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If you’re considering applying for a new card, it may help to determine the benefits you want, the fees you may encounter, and what your budget can handle.
“Credit cards could be one of the best financial tools that you use, but if you use them incorrectly, they’re one of the worst things you can use,” says Bill Hardekopf, CEO of LowCards.com, a credit card comparison website.
To help with this process, here are four considerations you may want to keep in mind as you are evaluating credit card offers.
1. Understand your financial situation to determine what you need in a credit card
Hardekopf says you should look at your financial situation and ask yourself, “Am I going to be able to handle this piece of plastic?” before considering any credit card offers. If you are able to pay your bills on time and in full each month, a new credit card might not be a problem. If you struggle to pay your bills on time, you may want to reconsider.
You’ll also likely want to review your credit report and score to stay informed of the accounts you already have open, with the understanding that a new card may affect your score and credit utilization ratio. You can obtain one free copy each year from all three major credit reporting agencies (CRAs) at annualcreditreport.com.
Part of reviewing your financial situation and possibly getting a new credit card will be to consider whether you’re mainly looking for rewards, a balance transfer, or a lower annual percentage rate (APR), the interest rate charged on the balance you carry. Until you’ve determined what benefits you’re seeking from a new card, you won’t know what type of card to consider and what to rule out.
2. Confirm the legitimacy and compare cards
When you are evaluating credit card offers, you want to be sure that it is a legitimate offer from a legitimate company.
“Every card sounds too good to be true,” Hardekopf says. It’s important to scrutinize offers to avoid falling victim to a scam; for real offers, scour the small print to prevent taking on an APR or grace period you can’t handle responsibly.
For offers arriving in the mail, do some research to learn about the company and the card being offered. Credit card comparison websites exist so that you can compare offers and terms to find one that suits your particular situation.
“It’s up to you to do the thorough research and compare that card to other ones that might be out there,” Hardekopf says. After you’ve done your research, you will hopefully find a card with the type of rewards or terms you want.
3. Understand the cost and apply it to your situation
Once you’ve singled out a particular card, consider its pros and cons in relation to your finances. If the card offers rewards, look at where you spend your money to weigh the benefits you’ll actually receive. A cashback bonus at gas stations, for example, isn’t much of a perk if you don’t own a car. Also, be sure to read the fine print carefully to determine any costs for fees that may be associated with the card, such as annual fees, cash advance fees, applications, and late charges. In addition, the fine print will also indicate any costs associated with exceeding your card’s limit.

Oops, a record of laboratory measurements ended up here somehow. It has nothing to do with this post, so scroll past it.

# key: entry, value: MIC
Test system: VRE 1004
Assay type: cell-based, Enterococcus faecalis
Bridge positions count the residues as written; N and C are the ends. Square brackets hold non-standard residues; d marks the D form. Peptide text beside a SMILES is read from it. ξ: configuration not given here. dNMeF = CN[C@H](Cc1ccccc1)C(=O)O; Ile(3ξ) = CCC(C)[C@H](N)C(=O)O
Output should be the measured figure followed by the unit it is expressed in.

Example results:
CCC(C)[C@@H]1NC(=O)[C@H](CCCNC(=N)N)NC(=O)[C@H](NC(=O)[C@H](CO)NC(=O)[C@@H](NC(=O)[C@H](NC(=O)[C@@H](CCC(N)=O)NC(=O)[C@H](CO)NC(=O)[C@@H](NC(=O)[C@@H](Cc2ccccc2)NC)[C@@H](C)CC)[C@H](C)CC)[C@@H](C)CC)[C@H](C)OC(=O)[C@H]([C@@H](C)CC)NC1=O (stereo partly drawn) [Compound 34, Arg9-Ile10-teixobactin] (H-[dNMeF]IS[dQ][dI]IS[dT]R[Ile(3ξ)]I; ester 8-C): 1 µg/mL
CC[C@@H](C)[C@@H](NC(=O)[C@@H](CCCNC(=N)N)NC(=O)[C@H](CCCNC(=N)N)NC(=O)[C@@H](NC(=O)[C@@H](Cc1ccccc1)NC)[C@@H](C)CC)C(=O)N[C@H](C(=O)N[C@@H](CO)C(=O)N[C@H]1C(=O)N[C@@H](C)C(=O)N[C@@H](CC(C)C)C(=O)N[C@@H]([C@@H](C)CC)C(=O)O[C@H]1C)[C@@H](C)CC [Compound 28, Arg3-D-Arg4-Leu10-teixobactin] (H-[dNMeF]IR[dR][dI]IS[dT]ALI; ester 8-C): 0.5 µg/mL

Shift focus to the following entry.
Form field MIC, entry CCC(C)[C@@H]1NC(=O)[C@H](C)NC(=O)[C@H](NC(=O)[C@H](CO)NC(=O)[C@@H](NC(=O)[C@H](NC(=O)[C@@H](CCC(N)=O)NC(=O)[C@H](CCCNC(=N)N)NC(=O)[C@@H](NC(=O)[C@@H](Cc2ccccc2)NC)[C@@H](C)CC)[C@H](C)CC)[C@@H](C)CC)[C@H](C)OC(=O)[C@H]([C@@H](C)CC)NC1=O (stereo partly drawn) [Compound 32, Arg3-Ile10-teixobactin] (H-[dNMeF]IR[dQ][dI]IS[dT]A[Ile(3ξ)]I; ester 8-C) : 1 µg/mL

“The tools that you need are your financial spending patterns, a pencil and paper, and a calculator,” Hardekopf says.
If the card offers a balance transfer (or other deal), calculate the actual value to your finances and see how it works for you. If the transfer fees and deadlines cost you more money than sticking with your current card’s APR and other fees, it may not be a good fit.
4. Make the decision best for you
Once you’ve evaluated a card’s pros and cons and understand how they’ll affect your finances, then you can decide whether to apply. The best option will depend on your individual financial situation, so don’t feel pressured into opening a card that won’t work for you.
“Credit cards offer a lot of protections that other types of payment don’t,” Hardekopf says, such as protections on purchases, lost luggage, or rental cars . Still, based on your credit history, a new card may not be the best decision. Be sure to explore all your options before applying for a credit card.
Dustin Pellegrini is a senior web producer and writer at Think Glink Media, where he specializes in reporting on identity protection and credit. He studied writing and visual media at Columbia College Chicago.
The information contained in this blog post is designed to generally educate and inform visitors to the Equifax Finance Blog. The blog posts do not give, and should not be assumed to provide, personalized tax, investment, real estate, legal, retirement, credit, personal financial, or other professional advice. Before making any financial decision, you should always consult with the appropriate professionals who can explain your options, rights, and legal responsibilities, and advise you on any tax, legal, credit, or business implications that may result from those decisions. The views and opinions expressed by the authors of blog posts are their own views and may not be the views or opinions of Equifax, Inc. and/or its affiliates.
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